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I've tried to come up with an open-source equivalent to the following process in ArcGIS 10.3:

  1. Spatial Analyst Toolbox > Extract by Mask
  2. target input: 1" SRTM DEM in EPSG 4019
  3. mask layer: single rectangular polygon, shapefile in EPSG 4283
  4. Environment Settings: Snap Raster to target input, output coordinate system EPSG 4283

This gets me a 'perfect' clip - no changes to pixel size or alignment, identical cell values in the output. The output doesn't align perfectly to the clipping polygon of course, but I don't need it to. Arc just extracts all the cells intersecting the polygon (although I note that the top-most and right-most columns are set to no-data, presumably because their upper-right corners were outside the bounding box).

I've worked out one solution using GRASS 7 and GDAL processing tools in QGIS 2.14.3:

  1. Create a mapset and import the raster to be clipped
  2. Run g.region.multiple.raster so that region settings match the imported dataset
  3. Use v.in.ogr to import the bounding box shapefile
  4. Use v.to.rast.constant to convert the bounding box to a raster with value 1 for all cells. The output is aligned with the input due to the region settings.
  5. Use g.region.zoom with the new raster boundary to shrink the region without altering cell size or alignment
  6. use r.out.gdal.geotiff to export the source dataset. Only the area within the updated region is exported.
  7. Use gdalwarp to re-project the output .tif in EPSG 4283

The output is nearly identical to the ESRI workflow, but where ESRI set the top-most and right-most columns to no-data, GRASS just didn't export them. Fine by me.

Can an equivalent procedure be run in QGIS without using GRASS?

  • This should be achievable with gdal_translate and gdal_warp - look under Raster > Extraction > Clipper – vinh Jun 21 '16 at 23:04
  • You certainly can use gdal_warp @vinh (QGIS's inbuilt raster clipper calls it when you choose a masking layer), but you have to leave the -crop-to-cutline tag off if you want to keep cell alignment. Under those circumstances, cell values outside the mask are simply replaced with nodata instead of being properly removed. This was...unexpected behaviour, and I can't find a way to remove the resultant halo of completely pointless nodata cells :/ – obrl_soil Jun 22 '16 at 0:10
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This is a very good question. I have the same. Gdal do not have this feature and I don't understand why (it's explain here: https://trac.osgeo.org/gdal/ticket/3947). It's simple crop, it's basic I think and should be easy...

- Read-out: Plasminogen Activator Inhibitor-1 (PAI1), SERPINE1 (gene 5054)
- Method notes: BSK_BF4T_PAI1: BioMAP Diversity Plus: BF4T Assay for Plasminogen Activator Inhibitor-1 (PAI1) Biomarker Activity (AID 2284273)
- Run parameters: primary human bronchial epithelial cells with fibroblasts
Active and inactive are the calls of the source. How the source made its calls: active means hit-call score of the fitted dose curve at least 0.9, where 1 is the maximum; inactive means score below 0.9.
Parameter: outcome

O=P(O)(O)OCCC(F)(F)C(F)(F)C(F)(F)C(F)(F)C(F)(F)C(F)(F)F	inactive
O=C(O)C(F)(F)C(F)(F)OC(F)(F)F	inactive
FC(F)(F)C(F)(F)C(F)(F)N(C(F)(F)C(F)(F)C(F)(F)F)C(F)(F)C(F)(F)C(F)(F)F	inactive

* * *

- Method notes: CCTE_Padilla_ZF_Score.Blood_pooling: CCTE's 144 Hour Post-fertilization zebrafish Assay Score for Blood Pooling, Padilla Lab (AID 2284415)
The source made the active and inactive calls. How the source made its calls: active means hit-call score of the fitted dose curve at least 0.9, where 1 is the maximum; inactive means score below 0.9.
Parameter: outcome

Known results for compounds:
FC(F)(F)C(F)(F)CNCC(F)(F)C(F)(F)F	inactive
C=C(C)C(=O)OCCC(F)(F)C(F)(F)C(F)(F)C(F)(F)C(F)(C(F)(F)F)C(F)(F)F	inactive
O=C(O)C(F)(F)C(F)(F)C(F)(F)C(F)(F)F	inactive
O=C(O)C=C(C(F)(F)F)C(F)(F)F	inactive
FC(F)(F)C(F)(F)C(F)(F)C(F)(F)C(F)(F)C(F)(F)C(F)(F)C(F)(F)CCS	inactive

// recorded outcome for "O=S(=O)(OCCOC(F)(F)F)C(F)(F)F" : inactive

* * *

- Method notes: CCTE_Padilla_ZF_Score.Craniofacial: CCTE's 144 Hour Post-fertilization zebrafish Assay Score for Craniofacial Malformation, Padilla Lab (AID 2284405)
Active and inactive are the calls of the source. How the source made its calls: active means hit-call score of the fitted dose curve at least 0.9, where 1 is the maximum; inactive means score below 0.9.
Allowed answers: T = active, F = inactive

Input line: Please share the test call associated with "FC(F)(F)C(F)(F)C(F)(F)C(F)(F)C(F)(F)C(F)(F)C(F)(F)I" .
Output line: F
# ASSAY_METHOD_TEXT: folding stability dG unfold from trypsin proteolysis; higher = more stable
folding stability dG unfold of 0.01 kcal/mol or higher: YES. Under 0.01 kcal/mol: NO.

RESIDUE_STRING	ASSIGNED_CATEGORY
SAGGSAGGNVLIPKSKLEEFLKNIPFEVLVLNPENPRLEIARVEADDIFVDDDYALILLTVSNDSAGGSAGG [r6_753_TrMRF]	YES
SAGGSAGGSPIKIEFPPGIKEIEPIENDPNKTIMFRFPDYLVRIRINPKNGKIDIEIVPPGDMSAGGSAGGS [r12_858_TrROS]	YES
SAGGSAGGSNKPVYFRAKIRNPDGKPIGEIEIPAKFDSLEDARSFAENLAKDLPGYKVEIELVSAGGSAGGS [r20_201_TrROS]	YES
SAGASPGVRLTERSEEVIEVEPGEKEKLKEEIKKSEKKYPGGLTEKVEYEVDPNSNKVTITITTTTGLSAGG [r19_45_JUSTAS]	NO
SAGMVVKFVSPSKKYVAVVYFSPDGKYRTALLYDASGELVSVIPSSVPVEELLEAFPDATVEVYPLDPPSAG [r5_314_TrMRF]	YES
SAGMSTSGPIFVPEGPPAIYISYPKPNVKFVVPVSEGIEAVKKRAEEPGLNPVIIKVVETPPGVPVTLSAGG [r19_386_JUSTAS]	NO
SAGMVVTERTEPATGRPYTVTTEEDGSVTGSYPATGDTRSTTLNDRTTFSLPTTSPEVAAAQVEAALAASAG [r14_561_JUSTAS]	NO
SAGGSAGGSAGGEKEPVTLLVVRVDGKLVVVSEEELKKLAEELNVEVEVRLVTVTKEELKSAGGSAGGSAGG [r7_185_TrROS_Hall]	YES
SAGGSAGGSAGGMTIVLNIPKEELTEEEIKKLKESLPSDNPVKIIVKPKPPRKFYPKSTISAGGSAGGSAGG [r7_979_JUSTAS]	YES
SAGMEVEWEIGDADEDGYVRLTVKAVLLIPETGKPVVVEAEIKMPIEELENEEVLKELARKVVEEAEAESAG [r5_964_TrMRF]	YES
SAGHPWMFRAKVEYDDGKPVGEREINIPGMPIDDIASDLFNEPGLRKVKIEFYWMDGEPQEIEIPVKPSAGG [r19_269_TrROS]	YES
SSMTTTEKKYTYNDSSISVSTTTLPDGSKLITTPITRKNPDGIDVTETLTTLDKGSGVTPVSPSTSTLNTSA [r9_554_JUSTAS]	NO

Anyway, there is one opensource option (not QGIS) I've found and it's to use R. It works, however it's slow and if you don't know R, it can be kind of a pain to learn... I write it here in case other people have this problem.

in R:

library(raster)
the_raster <- raster("yourfile.tif")
the_polygon <- readOGR("yourfolder","yourPol")
your_mask_raster <- mask(the_raster,the_polygon)
your_final_crop_raster <- trim(your_mask_raster)
writeRaster(your_final_crop_raster, file="crop_raster.tif")

Projection can be manage in R as well, or by gdal on extrated files.

  • Nice, that's very similar to a workflow I ended up using. I've come a long way since I asked this question, will post some options as an answer. – obrl_soil Oct 13 '16 at 7:27
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Ok, having learnt a lot of stuff in the months since I asked this question, here are a couple of options:

In R, very similar to Bastien's answer:

library(raster)

rootdir <- 'C:/Users/obrl_soil/Downloads'
setwd(rootdir)
tinyraster <- raster('tinyrast.tif')
tinypolygon <- readOGR('tinypolygon.shp')

# alter your mask polygon to line up with the nearest pixel edges
tpoly_aligned <- alignExtent(tinypolygon, tinyraster, snap='near')

# clip and export in one hit
tinyclip <- crop(tinyraster, tpoly_aligned, filename='tinyclip.tif')

I noticed when checking the outputs in QGIS that writeRaster introduced some spurious data in the output tif, but crop didn't - e.g. input elevation for a pixel was 108.10545, output with crop was the same, but output with writeRaster was 108.10545349121094.

Alternate workflow - get the polygon bounding box coordinates and feed them into gdal_translate using -projwin. Just be careful which version of gdal_translate you use!. 1.11 is fine, and 2.1.2 should be when its released.

You can also do this in R, like

gtrans111 <- 'C:/Program Files/GDAL/gdal_translate.exe'
tinypolygon <- readOGR('tinypolygon.shp')
tpbb <- toString(c(tinypolygon@bbox[1], tinypolygon@bbox[4],
                   tinypolygon@bbox[3], tinypolygon@bbox[2]))
tpbb <- gsub(', ', ' ', tpbb)

system2(gtrans111, args= c('-projwin', tpbb, 'tinyraster.tif', 'tinyclip2.tif' ))

or even bypass creating any R objects by just inputting the polygon bounding coordinates directly

system2(gtrans111, args= c('-projwin', '148.665 -20.88 148.67 -20.884', 
                           'tinyraster.tif', 'tinyclip3.tif'))

The output extent is not identical to the raster package methods, but does align correctly. All of these methods are easy to loop across multiple datasets, which is the real advantage of R. You can do something similar in Python too.

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